Gym rats understand that strength training and endurance training will affect their bodies in different ways, but they may not understand the actual science behind this. A new study from University of Jyväskylä in Finland explains this difference. While all types of training activate the gene PGC-1-alpha, the type of proteins produced by this gene during different forms of exercises are not the same, so your body responds by creating different effects: more or less muscle.

Strength training (also called resistance training) targets the muscles, causing them to contract against an external resistance (such as weights) in order to increase strength, tone, mass, and mobility, explains the LiveStrong website. By comparison, endurance training targets either the muscular or cardiovascular systems, in the first case helping muscles sustain their activity over a long period of time, and in the second case helping you to sustain your activity over a long period of time — even when your heart is racing. Commonly, strength training is working out with weights, endurance training is aerobic exercise, including jogging.

All good, but most of us understand how exercise affects our bodies in not just one but any number of ways. So how do you isolate the particular effects of a single exercise?

For the new study, the University of Jyväskylä researchers concentrated on isoforms.

What are isoforms?

Proteins are the workhorses of your body. Not only do they flip the “on/off” switch for everyday physiological processes, they also regulate your body’s internal activities, speeding things up or slowing things down as necessary. Your body has many proteins, with the recipe for making them written on sections of your genes (DNA). Although one gene may “code” for different proteins, sometimes more than one protein can come from the same gene by way of which stretch of the DNA is "read."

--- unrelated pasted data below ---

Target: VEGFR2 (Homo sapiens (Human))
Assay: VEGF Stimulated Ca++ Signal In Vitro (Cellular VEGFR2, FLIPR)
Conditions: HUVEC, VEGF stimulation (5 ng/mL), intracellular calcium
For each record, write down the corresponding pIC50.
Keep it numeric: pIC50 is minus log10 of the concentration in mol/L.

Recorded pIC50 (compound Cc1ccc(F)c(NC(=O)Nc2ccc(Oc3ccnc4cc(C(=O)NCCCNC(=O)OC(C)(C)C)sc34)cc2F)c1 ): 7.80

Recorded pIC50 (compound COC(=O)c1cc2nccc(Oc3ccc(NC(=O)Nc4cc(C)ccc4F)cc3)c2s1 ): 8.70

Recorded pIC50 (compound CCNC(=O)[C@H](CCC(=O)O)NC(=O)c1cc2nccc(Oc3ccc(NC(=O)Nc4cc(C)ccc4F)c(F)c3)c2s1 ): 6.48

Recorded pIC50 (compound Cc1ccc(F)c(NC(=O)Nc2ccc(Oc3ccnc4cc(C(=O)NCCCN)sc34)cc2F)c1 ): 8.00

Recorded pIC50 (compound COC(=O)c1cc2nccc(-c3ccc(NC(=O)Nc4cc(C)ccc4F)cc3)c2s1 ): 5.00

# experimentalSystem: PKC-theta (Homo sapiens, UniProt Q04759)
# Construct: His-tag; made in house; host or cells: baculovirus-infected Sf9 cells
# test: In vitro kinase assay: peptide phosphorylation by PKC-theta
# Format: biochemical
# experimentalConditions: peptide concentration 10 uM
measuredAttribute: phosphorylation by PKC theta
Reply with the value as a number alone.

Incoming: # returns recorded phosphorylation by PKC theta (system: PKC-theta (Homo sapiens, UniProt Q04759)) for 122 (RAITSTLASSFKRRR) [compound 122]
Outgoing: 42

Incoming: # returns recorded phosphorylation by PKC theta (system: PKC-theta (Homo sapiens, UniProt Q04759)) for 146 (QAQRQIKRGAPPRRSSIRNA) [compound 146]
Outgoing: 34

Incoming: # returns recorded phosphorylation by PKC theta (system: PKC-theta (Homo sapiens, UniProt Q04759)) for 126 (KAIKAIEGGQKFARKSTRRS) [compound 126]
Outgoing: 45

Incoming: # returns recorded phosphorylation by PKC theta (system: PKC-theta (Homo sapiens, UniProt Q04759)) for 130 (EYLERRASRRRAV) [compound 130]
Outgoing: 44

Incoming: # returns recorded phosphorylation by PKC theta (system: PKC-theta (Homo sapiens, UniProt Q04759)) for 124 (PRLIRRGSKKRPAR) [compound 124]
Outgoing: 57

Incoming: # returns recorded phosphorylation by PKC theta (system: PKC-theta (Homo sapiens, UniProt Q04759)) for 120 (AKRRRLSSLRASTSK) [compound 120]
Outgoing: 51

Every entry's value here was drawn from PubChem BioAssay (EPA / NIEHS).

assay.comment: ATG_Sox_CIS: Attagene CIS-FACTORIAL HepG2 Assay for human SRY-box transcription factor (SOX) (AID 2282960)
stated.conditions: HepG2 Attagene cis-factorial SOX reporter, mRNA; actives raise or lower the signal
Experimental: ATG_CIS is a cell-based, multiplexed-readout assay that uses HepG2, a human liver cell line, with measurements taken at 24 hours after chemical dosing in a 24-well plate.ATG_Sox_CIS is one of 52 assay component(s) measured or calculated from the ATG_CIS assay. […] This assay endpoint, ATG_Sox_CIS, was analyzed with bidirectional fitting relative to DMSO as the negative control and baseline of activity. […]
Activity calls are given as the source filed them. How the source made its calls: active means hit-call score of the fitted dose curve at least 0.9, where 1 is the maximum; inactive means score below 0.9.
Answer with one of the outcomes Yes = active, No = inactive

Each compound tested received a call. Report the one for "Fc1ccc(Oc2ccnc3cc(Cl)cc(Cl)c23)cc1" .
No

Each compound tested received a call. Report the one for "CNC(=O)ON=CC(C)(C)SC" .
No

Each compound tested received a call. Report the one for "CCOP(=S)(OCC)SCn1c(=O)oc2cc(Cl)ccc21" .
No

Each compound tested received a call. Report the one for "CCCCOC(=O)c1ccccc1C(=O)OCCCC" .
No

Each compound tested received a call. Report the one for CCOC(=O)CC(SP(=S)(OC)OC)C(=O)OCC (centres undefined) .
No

Isoforms, then, are proteins produced when only a section of a gene’s code is read.

Past research has shown the PGC-1-alpha gene can produce more than one protein or isoform, and whichever is produced depends on the exercise.

For the current study, then, the researchers searched for isoforms in the thigh muscles of 19 healthy men divided into two groups, one performing high-intensity resistance exercises, the other moderate-intensity endurance exercises. The researchers obtained thigh muscle biopsies before and after exercise and studied them.

The researchers found that both types of exercises produced three isoforms (specifically, PGC-1-alpha exon 1b, PGC-1-alpha exon 1b, and truncated PGC-1-alpha). However, only endurance exercise produced one other isoform (PGC-1-alpha exon 1a).

The researchers believe their results improve the understanding of how one exercise can influence protein cascades in our bodies while supporting the idea that the isoforms of the PGC-1a gene play an important role in muscle adaptation.

Source: Silvennoinen M, Ahtiainen JP, Hulmi JJ, et al. PGC-1 isoforms and their target genes are expressed differently in human skeletal muscle following resistance and endurance exercise. Physiological Reports. 2015.